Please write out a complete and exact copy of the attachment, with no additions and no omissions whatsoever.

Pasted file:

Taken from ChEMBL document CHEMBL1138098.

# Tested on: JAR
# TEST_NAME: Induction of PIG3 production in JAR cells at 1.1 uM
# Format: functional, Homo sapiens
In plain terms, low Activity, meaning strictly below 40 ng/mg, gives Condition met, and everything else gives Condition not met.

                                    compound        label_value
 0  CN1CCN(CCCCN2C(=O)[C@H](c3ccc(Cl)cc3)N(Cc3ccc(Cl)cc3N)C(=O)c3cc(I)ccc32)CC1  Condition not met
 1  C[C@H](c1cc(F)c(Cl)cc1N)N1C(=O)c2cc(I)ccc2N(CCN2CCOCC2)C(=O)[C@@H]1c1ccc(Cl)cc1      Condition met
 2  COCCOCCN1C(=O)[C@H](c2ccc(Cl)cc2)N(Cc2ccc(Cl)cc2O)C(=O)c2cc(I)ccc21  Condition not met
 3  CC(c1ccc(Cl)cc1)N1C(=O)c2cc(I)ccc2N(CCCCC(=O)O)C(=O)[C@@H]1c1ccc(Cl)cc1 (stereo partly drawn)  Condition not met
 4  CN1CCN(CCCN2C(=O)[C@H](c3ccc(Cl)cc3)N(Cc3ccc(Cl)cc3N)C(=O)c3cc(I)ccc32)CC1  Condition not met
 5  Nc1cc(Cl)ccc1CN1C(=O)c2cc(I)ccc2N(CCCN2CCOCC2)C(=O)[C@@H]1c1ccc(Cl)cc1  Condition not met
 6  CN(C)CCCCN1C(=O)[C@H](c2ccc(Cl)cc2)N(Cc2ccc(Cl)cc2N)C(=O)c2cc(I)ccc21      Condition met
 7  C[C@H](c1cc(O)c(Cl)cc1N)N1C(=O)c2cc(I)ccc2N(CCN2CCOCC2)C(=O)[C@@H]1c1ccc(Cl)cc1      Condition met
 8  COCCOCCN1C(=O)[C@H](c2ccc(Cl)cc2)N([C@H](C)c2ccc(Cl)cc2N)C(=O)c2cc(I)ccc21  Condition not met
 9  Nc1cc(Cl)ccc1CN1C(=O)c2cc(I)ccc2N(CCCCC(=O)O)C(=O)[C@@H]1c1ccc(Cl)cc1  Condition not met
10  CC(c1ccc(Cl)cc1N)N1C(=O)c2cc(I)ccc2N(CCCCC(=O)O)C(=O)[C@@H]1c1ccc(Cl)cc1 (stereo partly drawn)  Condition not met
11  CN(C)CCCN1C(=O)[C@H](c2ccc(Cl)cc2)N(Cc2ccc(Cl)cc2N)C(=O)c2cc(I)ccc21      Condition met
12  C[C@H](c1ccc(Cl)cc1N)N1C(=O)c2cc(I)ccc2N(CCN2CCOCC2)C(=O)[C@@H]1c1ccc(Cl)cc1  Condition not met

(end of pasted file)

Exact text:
Taken from ChEMBL document CHEMBL1138098.

# Tested on: JAR
# TEST_NAME: Induction of PIG3 production in JAR cells at 1.1 uM
# Format: functional, Homo sapiens
In plain terms, low Activity, meaning strictly below 40 ng/mg, gives Condition met, and everything else gives Condition not met.

                                    compound        label_value
 0  CN1CCN(CCCCN2C(=O)[C@H](c3ccc(Cl)cc3)N(Cc3ccc(Cl)cc3N)C(=O)c3cc(I)ccc32)CC1  Condition not met
 1  C[C@H](c1cc(F)c(Cl)cc1N)N1C(=O)c2cc(I)ccc2N(CCN2CCOCC2)C(=O)[C@@H]1c1ccc(Cl)cc1      Condition met
 2  COCCOCCN1C(=O)[C@H](c2ccc(Cl)cc2)N(Cc2ccc(Cl)cc2O)C(=O)c2cc(I)ccc21  Condition not met
 3  CC(c1ccc(Cl)cc1)N1C(=O)c2cc(I)ccc2N(CCCCC(=O)O)C(=O)[C@@H]1c1ccc(Cl)cc1 (stereo partly drawn)  Condition not met
 4  CN1CCN(CCCN2C(=O)[C@H](c3ccc(Cl)cc3)N(Cc3ccc(Cl)cc3N)C(=O)c3cc(I)ccc32)CC1  Condition not met
 5  Nc1cc(Cl)ccc1CN1C(=O)c2cc(I)ccc2N(CCCN2CCOCC2)C(=O)[C@@H]1c1ccc(Cl)cc1  Condition not met
 6  CN(C)CCCCN1C(=O)[C@H](c2ccc(Cl)cc2)N(Cc2ccc(Cl)cc2N)C(=O)c2cc(I)ccc21      Condition met
 7  C[C@H](c1cc(O)c(Cl)cc1N)N1C(=O)c2cc(I)ccc2N(CCN2CCOCC2)C(=O)[C@@H]1c1ccc(Cl)cc1      Condition met
 8  COCCOCCN1C(=O)[C@H](c2ccc(Cl)cc2)N([C@H](C)c2ccc(Cl)cc2N)C(=O)c2cc(I)ccc21  Condition not met
 9  Nc1cc(Cl)ccc1CN1C(=O)c2cc(I)ccc2N(CCCCC(=O)O)C(=O)[C@@H]1c1ccc(Cl)cc1  Condition not met
10  CC(c1ccc(Cl)cc1N)N1C(=O)c2cc(I)ccc2N(CCCCC(=O)O)C(=O)[C@@H]1c1ccc(Cl)cc1 (stereo partly drawn)  Condition not met
11  CN(C)CCCN1C(=O)[C@H](c2ccc(Cl)cc2)N(Cc2ccc(Cl)cc2N)C(=O)c2cc(I)ccc21      Condition met
12  C[C@H](c1ccc(Cl)cc1N)N1C(=O)c2cc(I)ccc2N(CCN2CCOCC2)C(=O)[C@@H]1c1ccc(Cl)cc1  Condition not met